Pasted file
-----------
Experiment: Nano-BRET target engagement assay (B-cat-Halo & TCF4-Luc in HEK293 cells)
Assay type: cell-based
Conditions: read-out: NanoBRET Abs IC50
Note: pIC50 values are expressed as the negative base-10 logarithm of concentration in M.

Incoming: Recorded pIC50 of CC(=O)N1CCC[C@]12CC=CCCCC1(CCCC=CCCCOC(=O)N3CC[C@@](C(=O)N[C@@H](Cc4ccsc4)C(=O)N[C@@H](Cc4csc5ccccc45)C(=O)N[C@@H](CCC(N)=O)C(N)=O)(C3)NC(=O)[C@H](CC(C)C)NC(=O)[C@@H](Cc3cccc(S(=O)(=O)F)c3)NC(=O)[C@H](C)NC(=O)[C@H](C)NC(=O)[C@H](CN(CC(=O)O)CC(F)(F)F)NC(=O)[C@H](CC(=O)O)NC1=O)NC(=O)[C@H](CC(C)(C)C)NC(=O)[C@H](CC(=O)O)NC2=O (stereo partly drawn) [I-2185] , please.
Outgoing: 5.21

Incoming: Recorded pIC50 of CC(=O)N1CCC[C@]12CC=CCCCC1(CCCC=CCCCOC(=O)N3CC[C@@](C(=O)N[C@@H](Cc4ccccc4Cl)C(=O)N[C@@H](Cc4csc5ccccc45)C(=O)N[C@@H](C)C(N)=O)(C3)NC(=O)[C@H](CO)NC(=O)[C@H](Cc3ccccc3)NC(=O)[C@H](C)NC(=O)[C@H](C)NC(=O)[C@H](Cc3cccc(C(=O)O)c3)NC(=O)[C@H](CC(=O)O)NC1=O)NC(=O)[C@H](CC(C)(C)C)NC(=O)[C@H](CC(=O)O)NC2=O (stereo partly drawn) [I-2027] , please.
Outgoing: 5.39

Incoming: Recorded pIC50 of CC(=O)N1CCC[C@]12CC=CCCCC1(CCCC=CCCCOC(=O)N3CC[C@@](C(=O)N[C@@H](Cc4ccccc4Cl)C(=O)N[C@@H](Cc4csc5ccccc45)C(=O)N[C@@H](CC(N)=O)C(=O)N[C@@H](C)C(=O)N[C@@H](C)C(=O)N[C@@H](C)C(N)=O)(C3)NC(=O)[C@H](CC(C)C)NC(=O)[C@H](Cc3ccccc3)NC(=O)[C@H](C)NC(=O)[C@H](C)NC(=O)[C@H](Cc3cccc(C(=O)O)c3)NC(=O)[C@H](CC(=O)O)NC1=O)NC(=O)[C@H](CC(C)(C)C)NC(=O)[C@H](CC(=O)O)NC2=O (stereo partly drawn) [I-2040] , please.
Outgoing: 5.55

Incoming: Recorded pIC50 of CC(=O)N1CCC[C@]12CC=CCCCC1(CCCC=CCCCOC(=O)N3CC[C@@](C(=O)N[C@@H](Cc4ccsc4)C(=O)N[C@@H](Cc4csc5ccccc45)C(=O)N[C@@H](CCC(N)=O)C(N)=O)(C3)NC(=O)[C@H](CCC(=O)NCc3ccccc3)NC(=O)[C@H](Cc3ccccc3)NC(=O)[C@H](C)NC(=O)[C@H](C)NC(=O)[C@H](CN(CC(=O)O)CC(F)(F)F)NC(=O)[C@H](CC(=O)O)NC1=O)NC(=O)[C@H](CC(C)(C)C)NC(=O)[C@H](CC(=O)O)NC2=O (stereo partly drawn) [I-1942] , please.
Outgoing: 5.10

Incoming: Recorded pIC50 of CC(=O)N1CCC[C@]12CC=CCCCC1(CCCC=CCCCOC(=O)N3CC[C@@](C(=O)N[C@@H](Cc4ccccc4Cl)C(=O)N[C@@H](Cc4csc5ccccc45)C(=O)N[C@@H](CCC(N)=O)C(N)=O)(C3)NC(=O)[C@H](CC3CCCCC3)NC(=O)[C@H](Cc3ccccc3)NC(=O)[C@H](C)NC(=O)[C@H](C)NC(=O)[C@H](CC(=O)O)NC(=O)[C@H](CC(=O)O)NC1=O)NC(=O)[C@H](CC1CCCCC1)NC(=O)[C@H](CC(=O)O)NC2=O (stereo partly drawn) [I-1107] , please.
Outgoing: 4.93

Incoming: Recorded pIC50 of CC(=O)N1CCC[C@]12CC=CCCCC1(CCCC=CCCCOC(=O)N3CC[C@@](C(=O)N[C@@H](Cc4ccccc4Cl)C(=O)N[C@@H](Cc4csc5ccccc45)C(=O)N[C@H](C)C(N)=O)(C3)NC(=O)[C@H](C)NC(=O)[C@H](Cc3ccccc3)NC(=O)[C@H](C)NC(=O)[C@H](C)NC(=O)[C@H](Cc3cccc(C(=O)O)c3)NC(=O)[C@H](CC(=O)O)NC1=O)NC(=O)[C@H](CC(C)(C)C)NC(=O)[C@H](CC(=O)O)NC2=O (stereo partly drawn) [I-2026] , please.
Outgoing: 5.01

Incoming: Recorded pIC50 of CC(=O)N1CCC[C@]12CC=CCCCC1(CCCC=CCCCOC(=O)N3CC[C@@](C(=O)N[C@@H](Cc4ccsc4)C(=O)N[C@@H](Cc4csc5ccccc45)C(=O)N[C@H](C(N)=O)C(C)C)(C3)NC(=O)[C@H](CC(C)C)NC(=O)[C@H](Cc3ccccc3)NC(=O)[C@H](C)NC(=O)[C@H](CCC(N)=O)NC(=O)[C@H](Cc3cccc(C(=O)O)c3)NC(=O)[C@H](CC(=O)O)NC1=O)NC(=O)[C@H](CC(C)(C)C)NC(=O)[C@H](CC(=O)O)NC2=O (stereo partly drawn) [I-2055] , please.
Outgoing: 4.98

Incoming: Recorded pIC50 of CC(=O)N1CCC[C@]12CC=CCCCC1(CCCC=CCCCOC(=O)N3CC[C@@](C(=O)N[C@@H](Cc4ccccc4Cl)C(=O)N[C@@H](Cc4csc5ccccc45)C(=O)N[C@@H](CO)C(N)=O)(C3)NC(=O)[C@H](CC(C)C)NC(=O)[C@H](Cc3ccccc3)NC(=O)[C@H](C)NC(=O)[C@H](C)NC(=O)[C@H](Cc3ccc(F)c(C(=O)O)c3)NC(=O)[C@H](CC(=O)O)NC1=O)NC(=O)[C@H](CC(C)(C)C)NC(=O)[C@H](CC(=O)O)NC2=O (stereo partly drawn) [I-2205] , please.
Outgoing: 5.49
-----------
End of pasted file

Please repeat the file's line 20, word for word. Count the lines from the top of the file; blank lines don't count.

Outgoing: 5.49